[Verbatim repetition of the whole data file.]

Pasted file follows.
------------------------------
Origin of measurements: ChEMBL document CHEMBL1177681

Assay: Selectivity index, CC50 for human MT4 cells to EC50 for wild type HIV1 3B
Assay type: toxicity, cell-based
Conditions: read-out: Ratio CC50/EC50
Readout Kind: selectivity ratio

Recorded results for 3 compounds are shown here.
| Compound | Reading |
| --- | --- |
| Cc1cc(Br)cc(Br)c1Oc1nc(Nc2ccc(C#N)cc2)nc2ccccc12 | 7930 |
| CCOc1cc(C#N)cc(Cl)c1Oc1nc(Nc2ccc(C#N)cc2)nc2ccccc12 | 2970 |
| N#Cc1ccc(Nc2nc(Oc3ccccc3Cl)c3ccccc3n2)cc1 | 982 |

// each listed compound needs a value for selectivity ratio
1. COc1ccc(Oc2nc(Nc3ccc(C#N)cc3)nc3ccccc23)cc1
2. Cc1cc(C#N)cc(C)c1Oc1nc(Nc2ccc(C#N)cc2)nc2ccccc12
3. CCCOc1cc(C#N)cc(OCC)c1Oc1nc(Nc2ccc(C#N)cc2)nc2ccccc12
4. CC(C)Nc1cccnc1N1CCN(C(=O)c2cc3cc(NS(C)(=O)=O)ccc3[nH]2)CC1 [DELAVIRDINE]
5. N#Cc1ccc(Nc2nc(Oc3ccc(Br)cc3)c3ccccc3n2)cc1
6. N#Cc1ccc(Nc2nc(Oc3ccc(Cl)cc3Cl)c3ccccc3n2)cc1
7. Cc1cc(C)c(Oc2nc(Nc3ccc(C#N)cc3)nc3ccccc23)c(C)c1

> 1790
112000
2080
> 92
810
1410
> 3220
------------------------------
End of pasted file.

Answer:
Origin of measurements: ChEMBL document CHEMBL1177681

Assay: Selectivity index, CC50 for human MT4 cells to EC50 for wild type HIV1 3B
Assay type: toxicity, cell-based
Conditions: read-out: Ratio CC50/EC50
Readout Kind: selectivity ratio

Recorded results for 3 compounds are shown here.
| Compound | Reading |
| --- | --- |
| Cc1cc(Br)cc(Br)c1Oc1nc(Nc2ccc(C#N)cc2)nc2ccccc12 | 7930 |
| CCOc1cc(C#N)cc(Cl)c1Oc1nc(Nc2ccc(C#N)cc2)nc2ccccc12 | 2970 |
| N#Cc1ccc(Nc2nc(Oc3ccccc3Cl)c3ccccc3n2)cc1 | 982 |

// each listed compound needs a value for selectivity ratio
1. COc1ccc(Oc2nc(Nc3ccc(C#N)cc3)nc3ccccc23)cc1
2. Cc1cc(C#N)cc(C)c1Oc1nc(Nc2ccc(C#N)cc2)nc2ccccc12
3. CCCOc1cc(C#N)cc(OCC)c1Oc1nc(Nc2ccc(C#N)cc2)nc2ccccc12
4. CC(C)Nc1cccnc1N1CCN(C(=O)c2cc3cc(NS(C)(=O)=O)ccc3[nH]2)CC1 [DELAVIRDINE]
5. N#Cc1ccc(Nc2nc(Oc3ccc(Br)cc3)c3ccccc3n2)cc1
6. N#Cc1ccc(Nc2nc(Oc3ccc(Cl)cc3Cl)c3ccccc3n2)cc1
7. Cc1cc(C)c(Oc2nc(Nc3ccc(C#N)cc3)nc3ccccc23)c(C)c1

> 1790
112000
2080
> 92
810
1410
> 3220